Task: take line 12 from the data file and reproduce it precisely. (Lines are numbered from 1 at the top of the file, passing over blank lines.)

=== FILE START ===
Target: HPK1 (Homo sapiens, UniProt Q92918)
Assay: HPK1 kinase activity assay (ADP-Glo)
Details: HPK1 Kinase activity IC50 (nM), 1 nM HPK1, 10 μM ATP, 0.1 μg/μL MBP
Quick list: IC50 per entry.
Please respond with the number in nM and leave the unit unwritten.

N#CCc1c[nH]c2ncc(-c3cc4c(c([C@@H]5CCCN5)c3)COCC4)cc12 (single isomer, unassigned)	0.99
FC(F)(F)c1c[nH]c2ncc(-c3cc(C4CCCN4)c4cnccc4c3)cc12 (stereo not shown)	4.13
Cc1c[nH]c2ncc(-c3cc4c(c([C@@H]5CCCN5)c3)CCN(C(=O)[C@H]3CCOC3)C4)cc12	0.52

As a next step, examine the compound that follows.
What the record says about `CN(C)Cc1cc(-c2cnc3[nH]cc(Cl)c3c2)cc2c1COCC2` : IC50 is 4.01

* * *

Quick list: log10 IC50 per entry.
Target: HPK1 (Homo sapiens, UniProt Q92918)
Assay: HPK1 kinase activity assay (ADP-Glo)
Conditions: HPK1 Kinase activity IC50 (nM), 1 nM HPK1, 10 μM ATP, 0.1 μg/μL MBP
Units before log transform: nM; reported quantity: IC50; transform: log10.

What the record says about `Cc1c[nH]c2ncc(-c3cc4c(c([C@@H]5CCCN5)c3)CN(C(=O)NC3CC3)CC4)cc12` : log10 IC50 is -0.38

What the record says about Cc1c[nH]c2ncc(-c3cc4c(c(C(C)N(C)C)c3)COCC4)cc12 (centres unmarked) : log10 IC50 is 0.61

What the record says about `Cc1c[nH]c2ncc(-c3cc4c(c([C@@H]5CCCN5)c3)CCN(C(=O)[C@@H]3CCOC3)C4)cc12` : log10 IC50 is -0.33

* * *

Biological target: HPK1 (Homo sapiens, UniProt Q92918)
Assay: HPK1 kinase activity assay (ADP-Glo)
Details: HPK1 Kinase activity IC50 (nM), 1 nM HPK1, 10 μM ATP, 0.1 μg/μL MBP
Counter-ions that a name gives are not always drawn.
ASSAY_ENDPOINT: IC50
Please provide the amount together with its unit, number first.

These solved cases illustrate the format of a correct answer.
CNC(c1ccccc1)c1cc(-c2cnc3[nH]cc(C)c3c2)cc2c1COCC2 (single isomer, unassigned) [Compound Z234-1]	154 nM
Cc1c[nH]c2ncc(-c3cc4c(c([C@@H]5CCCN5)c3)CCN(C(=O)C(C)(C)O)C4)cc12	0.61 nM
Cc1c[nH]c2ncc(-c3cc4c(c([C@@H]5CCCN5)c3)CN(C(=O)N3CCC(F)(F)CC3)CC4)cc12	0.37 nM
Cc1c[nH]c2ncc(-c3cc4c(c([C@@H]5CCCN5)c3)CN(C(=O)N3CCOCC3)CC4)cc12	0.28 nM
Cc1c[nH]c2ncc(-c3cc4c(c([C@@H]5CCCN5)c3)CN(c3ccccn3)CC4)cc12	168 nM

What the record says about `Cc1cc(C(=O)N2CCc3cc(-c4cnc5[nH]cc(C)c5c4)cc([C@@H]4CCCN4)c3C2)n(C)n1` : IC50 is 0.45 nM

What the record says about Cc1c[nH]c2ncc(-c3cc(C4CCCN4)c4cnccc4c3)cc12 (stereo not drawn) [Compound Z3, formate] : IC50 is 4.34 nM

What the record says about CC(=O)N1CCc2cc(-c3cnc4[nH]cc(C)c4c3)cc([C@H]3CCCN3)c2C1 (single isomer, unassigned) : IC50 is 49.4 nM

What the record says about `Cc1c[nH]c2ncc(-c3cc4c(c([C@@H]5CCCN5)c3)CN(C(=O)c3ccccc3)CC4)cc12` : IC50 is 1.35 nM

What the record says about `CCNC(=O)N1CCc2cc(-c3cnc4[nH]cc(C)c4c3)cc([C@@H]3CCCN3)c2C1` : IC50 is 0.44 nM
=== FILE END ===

Quick list: log10 IC50 per entry.